Validation of BV2
BV2 version 2010 has been validated according to IEA BESTEST. The results are reported below in two charts. One of them shows the annual requirements of heating energy and the other shows the annual requirements of cooling energy. For each calculation case there are nine bars which show the results for each case. The first eight bars are results of the programs that BV2 are compared to and the results of BV2 are located at the far right of each case. The eight programs that BV2 are compared to are carefully modelled and internationally established energy calculation programs from Europe and USA.
IEA BESTEST indicates no absolute values on when an application is deemed to be approved in the validation process. The criterion is that the program must be in the vicinity of the results of the eight reference programs. BV2 meets this criterion.
Some of the cases in IEA BESTEST means that:
Heating or cooling of the test building shuts down completely during part of the day (cases 640, 650, 940 and 950)
The test building has two zones, where one of the zone’s indoor climate is uncontrolled (960 cases)
It is assumed that the program can calculate the soil temperature change underneath the test building during its first year following finished construction (case 990)
BV2 either doesn’t have input opportunities, or calculation algorithms to handle these cases. These cases do not reflect conditions in ordinary buildings, but are merely designed to test the measurement program. IEA BESTEST does not require that programs that are being tested must be able to handle all cases in order to be validated.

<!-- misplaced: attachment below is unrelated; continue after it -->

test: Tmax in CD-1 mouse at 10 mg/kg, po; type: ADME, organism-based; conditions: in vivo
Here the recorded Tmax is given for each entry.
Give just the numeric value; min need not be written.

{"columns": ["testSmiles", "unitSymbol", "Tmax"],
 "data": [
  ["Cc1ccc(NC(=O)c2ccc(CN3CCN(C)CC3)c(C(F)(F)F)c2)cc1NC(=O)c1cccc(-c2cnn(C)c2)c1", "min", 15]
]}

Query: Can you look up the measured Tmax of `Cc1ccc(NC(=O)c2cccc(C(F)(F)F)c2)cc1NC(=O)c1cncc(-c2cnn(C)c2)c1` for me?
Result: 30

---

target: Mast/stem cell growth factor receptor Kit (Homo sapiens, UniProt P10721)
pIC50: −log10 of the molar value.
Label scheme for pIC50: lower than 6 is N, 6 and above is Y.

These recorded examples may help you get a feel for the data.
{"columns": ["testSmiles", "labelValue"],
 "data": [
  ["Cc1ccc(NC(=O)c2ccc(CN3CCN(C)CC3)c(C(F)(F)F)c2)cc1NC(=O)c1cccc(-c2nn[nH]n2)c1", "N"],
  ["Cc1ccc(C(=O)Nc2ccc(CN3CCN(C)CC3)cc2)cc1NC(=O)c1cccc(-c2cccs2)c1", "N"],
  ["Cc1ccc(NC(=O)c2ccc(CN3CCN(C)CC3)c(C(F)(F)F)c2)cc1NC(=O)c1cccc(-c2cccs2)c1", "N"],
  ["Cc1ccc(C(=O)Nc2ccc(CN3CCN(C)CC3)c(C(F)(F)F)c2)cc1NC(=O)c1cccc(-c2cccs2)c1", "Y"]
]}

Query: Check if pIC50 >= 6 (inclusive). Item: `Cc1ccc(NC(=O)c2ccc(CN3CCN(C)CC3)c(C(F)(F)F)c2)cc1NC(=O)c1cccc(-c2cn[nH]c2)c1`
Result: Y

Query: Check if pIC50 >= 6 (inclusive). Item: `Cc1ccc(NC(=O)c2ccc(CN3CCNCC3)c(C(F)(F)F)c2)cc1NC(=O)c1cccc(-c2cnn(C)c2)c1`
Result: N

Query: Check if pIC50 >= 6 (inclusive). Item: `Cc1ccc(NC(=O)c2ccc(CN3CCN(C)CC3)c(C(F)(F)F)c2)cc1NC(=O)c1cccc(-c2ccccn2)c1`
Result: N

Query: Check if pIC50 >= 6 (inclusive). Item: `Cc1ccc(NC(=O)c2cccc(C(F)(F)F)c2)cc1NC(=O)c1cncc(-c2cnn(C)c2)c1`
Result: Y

Ladda ner simulerings Bestestfiler samt klimatfil. (zip packat)
Besides undergoing the IEA BESTEST, BV2 has been tested in other contexts.
Doctoral dissertation on BV2, Chalmers : BV2 is compared to the American internationally recognized program DOE-2 through both analytical and comparative validation. The results show a good match between the two programs.
Report from the Department of Engineering, Chalmers : BV2 is compared against a real building (Skandia office, Solna, Sweden) which is equipped with a VAV system. The results show a good match.
Licentiate thesis, Chalmers : The cooling energy requirement in BV2 is compared to IDA Climate & Energy for a radiant comfort cooling system. The results show a good match between the two programs.
 Judkoff R. and Neymark J., Building energy
simulation test (BESTEST) and diagnostic method, Rep. No. NREL/TP-472-6231,
US National Renewable Energy Laboratory, Palo Alto (1995).
 Nilsson P-E., Heating and Cooling Requirements in
Commercial Buildings – A Duration Curve Model including Building Dynamics,
Document D27:1994, Department of Building Services Engineering, Chalmers,
Ren, J. Verification of BV2
Building Energy Simulation Model. April 1996. Internrapport
I42:1996. 12 sidor. Inst. f.
Installationsteknik, Chalmers, Göteborg 1996.
 Voll H., Cooling Demand in Commercial Buildings –
The Influence of Building Design, Technical report D2005:02, Building
Services Engineering, Department of Energy and Environment, Chalmers, Göteborg